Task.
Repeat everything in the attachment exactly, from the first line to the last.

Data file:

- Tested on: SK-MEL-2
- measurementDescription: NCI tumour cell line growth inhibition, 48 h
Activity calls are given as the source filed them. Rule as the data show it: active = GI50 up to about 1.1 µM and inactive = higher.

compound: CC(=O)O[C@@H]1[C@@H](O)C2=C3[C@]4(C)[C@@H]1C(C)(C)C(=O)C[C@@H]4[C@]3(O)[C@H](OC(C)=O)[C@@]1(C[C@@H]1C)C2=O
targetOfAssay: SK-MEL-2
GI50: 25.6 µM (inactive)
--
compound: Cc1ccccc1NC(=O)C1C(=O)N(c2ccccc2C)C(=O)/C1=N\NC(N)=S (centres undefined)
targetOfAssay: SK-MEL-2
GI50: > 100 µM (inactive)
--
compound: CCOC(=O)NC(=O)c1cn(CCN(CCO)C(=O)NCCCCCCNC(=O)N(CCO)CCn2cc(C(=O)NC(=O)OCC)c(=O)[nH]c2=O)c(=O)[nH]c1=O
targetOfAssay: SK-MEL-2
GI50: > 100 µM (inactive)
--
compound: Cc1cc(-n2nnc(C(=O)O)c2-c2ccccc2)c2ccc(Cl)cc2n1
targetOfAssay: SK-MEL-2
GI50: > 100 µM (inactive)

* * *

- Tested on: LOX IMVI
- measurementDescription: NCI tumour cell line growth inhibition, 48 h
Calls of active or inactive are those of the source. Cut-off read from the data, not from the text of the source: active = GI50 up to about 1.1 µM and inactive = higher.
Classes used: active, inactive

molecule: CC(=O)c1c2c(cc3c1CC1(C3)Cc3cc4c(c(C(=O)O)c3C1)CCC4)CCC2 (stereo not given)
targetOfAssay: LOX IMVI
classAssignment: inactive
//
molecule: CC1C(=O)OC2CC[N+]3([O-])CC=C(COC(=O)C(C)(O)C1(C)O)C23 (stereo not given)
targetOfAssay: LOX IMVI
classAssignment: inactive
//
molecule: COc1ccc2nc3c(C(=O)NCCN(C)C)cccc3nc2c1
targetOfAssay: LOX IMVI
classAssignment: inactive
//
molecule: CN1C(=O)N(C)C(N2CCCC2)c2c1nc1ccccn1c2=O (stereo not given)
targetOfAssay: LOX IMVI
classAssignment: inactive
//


- Tested on: SK-MEL-2
- measurementDescription: NCI tumour cell line growth inhibition, 48 h
Activity calls are given as the source filed them. Rule as the data show it: active = GI50 up to about 1.1 µM and inactive = higher.

compound: CC(=O)O[C@@H]1[C@@H](O)C2=C3[C@]4(C)[C@@H]1C(C)(C)C(=O)C[C@@H]4[C@]3(O)[C@H](OC(C)=O)[C@@]1(C[C@@H]1C)C2=O
targetOfAssay: SK-MEL-2
GI50: 25.6 µM (inactive)
--
compound: Cc1ccccc1NC(=O)C1C(=O)N(c2ccccc2C)C(=O)/C1=N\NC(N)=S (centres undefined)
targetOfAssay: SK-MEL-2
GI50: > 100 µM (inactive)
--
compound: CCOC(=O)NC(=O)c1cn(CCN(CCO)C(=O)NCCCCCCNC(=O)N(CCO)CCn2cc(C(=O)NC(=O)OCC)c(=O)[nH]c2=O)c(=O)[nH]c1=O
targetOfAssay: SK-MEL-2
GI50: > 100 µM (inactive)
--
compound: Cc1cc(-n2nnc(C(=O)O)c2-c2ccccc2)c2ccc(Cl)cc2n1
targetOfAssay: SK-MEL-2
GI50: > 100 µM (inactive)

* * *

- Tested on: LOX IMVI
- measurementDescription: NCI tumour cell line growth inhibition, 48 h
Calls of active or inactive are those of the source. Cut-off read from the data, not from the text of the source: active = GI50 up to about 1.1 µM and inactive = higher.
Classes used: active, inactive

molecule: CC(=O)c1c2c(cc3c1CC1(C3)Cc3cc4c(c(C(=O)O)c3C1)CCC4)CCC2 (stereo not given)
targetOfAssay: LOX IMVI
classAssignment: inactive
//
molecule: CC1C(=O)OC2CC[N+]3([O-])CC=C(COC(=O)C(C)(O)C1(C)O)C23 (stereo not given)
targetOfAssay: LOX IMVI
classAssignment: inactive
//
molecule: COc1ccc2nc3c(C(=O)NCCN(C)C)cccc3nc2c1
targetOfAssay: LOX IMVI
classAssignment: inactive
//
molecule: CN1C(=O)N(C)C(N2CCCC2)c2c1nc1ccccn1c2=O (stereo not given)
targetOfAssay: LOX IMVI
classAssignment: inactive
//